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Now, I finally caught this David Fincher’s ZODIAC. I’ve heard great things about it but I just never got around to it for some reason. Well I’m glad I finally did. It’s billed as a crime thriller but it’s more of a slo-burn drama that focus on the lives of the detectives and newspaper folks who cover the serial killings instead of a straight whodunnit type film. It’s even more sinister the fact that this film was based on real events in the San Francisco Bay area, as the script was adapted from Robert Graysmith’s non-fiction book of the same name. Graysmith is played by Jake Gyllenhaal in the film.

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At 157 min, I was a bit worried it would drag a bit but fortunately, under Fincher’s deft hands, even the slower moments are brimming with suspense. I like the psychological aspect of how the newspaper cartoonist became so obsessed with the case that affect his relationship with his family and co-workers. There are some gruesome violence in the first act but it’s thankfully not as terrifying as SE7EN, in fact, most of the film is more of a character study filled with a lot of dialog. I like this type of thrillers so it definitely kept my attention. Great acting from the tremendous cast too, particularly Gyllenhaal, Anthony Edwards and Mark Ruffalo as the cartoonist and two detectives, respectively. Gyllenhaal is one of those actors who’s growing on me as he seems to pick more interesting roles now after taking daft roles like Prince of Persia.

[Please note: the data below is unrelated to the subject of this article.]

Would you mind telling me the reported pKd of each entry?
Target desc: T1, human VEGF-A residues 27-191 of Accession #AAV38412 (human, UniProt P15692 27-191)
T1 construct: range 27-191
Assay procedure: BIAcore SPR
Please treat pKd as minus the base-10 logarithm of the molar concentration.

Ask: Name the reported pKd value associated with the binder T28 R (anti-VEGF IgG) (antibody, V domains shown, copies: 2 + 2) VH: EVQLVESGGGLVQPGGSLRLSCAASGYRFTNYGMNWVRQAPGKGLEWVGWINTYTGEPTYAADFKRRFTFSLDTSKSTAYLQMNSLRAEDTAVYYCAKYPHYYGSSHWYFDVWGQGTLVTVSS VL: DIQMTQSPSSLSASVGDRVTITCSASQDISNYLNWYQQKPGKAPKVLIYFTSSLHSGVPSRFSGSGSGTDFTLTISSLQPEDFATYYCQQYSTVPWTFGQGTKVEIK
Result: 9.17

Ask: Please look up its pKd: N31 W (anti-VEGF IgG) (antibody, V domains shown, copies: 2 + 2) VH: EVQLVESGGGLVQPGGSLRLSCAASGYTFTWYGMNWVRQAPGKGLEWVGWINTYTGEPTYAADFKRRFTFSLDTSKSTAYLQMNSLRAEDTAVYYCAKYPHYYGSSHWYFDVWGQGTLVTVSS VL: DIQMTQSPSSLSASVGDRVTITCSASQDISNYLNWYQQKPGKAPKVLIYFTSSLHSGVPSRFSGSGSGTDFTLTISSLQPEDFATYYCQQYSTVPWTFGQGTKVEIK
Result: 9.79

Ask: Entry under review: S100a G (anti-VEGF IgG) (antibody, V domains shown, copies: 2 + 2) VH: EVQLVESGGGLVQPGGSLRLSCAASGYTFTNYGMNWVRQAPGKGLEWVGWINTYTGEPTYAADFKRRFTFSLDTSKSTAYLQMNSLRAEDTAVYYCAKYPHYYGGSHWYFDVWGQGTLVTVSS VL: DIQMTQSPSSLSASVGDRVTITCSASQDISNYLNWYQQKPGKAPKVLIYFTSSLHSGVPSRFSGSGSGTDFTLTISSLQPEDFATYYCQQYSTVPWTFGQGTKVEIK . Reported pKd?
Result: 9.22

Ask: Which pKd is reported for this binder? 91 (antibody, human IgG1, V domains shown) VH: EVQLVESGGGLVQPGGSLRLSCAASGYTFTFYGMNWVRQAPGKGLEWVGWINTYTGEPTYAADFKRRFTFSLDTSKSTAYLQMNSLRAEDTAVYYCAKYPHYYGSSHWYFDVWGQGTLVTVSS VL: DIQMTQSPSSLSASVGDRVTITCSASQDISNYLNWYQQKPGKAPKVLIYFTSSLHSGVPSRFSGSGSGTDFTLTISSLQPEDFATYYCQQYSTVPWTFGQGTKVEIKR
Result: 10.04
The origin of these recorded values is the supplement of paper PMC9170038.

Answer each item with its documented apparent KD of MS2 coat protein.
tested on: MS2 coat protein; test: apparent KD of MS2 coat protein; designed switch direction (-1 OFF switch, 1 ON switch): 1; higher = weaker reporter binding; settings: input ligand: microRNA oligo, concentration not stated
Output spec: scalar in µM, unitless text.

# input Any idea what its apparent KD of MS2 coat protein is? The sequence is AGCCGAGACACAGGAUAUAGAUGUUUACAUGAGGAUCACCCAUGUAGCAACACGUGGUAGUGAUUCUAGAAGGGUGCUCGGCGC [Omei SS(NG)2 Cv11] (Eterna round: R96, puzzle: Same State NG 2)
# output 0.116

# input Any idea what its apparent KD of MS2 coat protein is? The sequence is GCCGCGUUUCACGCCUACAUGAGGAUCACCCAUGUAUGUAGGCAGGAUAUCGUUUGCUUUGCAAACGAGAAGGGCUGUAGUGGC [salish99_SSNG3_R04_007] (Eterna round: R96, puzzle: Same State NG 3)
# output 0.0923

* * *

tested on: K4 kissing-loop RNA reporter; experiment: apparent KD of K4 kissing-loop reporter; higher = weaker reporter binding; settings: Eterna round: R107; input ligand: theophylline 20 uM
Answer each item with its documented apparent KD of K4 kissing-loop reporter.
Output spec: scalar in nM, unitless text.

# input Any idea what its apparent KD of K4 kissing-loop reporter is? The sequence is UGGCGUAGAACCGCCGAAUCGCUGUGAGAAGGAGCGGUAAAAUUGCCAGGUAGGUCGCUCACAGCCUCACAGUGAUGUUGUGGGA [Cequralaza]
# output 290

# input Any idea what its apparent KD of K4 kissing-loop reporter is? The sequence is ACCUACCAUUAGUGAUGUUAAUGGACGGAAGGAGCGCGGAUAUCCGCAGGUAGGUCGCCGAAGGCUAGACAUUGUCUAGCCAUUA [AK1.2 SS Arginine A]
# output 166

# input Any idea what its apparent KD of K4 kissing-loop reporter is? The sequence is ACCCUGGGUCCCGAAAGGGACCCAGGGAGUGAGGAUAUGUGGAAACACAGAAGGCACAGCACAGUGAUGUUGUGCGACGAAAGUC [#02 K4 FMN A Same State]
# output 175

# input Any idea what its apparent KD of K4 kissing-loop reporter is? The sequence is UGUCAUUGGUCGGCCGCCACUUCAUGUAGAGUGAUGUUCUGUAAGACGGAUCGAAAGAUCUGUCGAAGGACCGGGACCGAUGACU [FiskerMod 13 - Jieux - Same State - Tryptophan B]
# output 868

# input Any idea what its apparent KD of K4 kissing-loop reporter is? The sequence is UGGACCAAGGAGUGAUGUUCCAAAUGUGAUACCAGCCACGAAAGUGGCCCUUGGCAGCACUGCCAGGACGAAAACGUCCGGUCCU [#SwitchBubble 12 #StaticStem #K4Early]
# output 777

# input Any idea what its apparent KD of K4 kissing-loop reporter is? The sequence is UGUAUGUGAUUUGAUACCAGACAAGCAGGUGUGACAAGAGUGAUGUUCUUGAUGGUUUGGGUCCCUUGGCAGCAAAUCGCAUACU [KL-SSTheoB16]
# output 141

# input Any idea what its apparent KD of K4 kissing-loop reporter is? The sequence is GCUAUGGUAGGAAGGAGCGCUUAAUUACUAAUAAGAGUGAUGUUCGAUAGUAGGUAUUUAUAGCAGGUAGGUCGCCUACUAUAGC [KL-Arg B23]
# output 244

It’s too bad that this film apparently tanked at the box office. Heh, clearly people are more inclined to watch thrillers with a lot more action than an intelligent and immersive version like this one. Zodiac was thoroughly gripping — a superb direction from Fincher and aided by intriguing camera work and an eerie score.

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Well, that was my weekend folks! So what did you see, anything good?

Everybody’s Chattin’ + Previews of Into The Storm & SHOWTIME’s Penny Dreadful

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Hello everyone! As promised, here’s the second Everybody’s Chattin’ post to make up for the one I missed last month.

So here are 10 of my favorite post from fellow bloggers from the past week: